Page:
If the will is being signed in someone’s home and blanks need to be filled or corrections need to be made, it is best to initial and date those insertions and refer to them in the self-proving affidavit. Even then, the witnesses might be called upon to testify in court that the handwriting was part of the will when it was signed.

If the Supreme Court someday makes form wills available to the public online, or if you use a form from a book, your will stands a better chance of being admitted to probate at less cost and inconvenience if it contains no handwriting except for the signatures of the testator and the witnesses. The experienced estate planning attorneys at FGHW are prepared to help you minimize these risks.


[1] Graham v. O’Fallon, 4 Mo. 601 (1837).

[2] Guerin v. Hunt, 110 S.E. 71 (S.C. 1921); Martin v. Martin, 165 N.E. 644 (Ill. 1929); In re Home’s Will, 284 N.W. 766 (Wisc. 1939); In re French’s Estate, 351 P.2d 548 (Mont. 1960).


Hon. Chris Wilmoth is a seasoned probate, guardianship, and trust litigator. He also conducts mediations and accepts appointments as a special judge. Mr. Wilmoth served as Judge of Dallas County Probate Court No. 2 from 2011 through 2014. He has been named one of the best lawyers in Dallas by D Magazine each year since 2018.

Is It To Late To Probate the Will | Farrow-Gillespie Heath Witter LLP | Probate Law

Is it Too Late to Probate the Will?

You’re going through a loved one’s papers and come across a will. The person who wrote the will (a Texas resident) died years ago. What do you do?

First Things First

First, you should surrender the will to the county probate court where the deceased person lived. Texas law requires you to file with the court the original version of the will of anyone whom you are aware is deceased.[1] Surrendering a will to the county makes it available for any beneficiaries who might want to probate the will.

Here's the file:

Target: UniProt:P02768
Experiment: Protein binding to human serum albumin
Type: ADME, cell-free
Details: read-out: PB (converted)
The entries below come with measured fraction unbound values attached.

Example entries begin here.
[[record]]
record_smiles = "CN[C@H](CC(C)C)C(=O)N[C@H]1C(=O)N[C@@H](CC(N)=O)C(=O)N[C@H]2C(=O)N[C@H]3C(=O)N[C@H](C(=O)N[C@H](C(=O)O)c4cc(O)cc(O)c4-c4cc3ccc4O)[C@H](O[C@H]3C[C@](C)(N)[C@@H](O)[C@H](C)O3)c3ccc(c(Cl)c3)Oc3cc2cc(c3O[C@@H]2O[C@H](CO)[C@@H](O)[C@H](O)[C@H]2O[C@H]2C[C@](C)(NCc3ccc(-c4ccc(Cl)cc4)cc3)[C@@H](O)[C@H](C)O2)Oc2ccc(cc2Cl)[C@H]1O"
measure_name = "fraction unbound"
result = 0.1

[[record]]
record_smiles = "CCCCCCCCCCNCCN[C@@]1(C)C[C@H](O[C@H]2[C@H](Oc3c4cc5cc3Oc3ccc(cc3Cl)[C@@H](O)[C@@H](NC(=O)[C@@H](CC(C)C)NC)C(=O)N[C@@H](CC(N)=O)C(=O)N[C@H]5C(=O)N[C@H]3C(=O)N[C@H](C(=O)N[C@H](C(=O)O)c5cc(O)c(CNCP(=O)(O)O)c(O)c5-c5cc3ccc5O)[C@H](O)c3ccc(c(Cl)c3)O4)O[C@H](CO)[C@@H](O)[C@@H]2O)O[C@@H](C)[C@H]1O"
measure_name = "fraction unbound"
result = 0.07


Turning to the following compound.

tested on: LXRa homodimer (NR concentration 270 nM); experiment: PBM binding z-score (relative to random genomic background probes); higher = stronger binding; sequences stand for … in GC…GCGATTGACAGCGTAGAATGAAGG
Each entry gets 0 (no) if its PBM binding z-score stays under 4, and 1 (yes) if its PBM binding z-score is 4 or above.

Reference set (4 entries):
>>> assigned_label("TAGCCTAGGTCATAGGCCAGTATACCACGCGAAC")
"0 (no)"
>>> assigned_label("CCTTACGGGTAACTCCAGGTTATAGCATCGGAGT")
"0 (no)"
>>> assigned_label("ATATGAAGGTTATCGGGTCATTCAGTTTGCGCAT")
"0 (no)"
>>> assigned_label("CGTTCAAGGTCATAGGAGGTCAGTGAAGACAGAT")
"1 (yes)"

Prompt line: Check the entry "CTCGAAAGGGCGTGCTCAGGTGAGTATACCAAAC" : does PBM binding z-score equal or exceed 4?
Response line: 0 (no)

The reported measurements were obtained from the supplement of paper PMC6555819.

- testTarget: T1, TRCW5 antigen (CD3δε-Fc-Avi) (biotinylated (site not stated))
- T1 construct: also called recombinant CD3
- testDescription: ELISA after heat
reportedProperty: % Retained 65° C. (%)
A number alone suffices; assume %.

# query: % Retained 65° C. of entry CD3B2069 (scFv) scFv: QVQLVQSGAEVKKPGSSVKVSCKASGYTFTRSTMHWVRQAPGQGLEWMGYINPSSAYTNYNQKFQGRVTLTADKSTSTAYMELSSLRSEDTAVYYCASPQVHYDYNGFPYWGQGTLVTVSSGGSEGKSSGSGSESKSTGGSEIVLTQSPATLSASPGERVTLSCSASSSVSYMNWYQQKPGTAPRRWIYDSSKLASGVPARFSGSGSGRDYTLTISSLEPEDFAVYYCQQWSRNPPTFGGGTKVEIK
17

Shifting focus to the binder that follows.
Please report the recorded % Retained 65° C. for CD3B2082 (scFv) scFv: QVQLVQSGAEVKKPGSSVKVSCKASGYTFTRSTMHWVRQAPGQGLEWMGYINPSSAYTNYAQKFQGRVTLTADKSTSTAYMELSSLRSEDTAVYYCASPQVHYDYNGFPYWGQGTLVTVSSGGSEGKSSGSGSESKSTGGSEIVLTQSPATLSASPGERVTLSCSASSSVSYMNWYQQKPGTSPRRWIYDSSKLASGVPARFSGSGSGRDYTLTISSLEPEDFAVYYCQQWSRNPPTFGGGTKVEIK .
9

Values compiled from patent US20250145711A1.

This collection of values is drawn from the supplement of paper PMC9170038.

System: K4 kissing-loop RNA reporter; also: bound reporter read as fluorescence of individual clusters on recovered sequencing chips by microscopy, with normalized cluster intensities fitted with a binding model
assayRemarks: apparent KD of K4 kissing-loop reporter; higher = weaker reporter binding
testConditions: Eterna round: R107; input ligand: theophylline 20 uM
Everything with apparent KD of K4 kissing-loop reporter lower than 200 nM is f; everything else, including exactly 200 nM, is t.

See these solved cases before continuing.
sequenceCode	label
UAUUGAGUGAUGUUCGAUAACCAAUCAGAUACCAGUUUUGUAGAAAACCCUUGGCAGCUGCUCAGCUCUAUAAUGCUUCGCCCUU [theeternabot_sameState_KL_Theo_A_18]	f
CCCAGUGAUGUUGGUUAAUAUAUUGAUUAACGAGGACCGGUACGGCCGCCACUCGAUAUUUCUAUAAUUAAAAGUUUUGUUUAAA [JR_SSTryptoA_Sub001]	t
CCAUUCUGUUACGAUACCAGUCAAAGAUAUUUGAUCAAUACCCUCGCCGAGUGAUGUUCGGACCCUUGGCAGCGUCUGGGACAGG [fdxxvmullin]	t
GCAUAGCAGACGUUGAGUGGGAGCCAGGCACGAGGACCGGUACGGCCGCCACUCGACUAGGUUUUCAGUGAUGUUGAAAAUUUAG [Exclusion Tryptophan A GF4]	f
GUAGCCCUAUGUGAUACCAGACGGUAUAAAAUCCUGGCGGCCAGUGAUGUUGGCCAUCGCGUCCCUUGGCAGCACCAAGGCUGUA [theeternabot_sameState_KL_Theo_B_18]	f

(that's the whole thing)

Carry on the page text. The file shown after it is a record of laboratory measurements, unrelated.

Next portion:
To Probate or Not to Probate

Texas imposes no legal obligation to probate a will. If a will is never offered for probate, the property of the testator, the person who made the will, passes according to the Texas laws of intestacy as if they died without a will. However, you might want to offer the will for probate if it has favorable terms, or to transfer title of any real property that belonged to the testator.   

You don’t have to go to court for title to pass by intestacy. But if you try to sell real property you inherited, the title company might require you to take steps to clear title. That might include asking the probate court to determine the heirs of the person who died and how his or her property passed under Texas law. If you must go to court anyway, you might consider probating the will you found.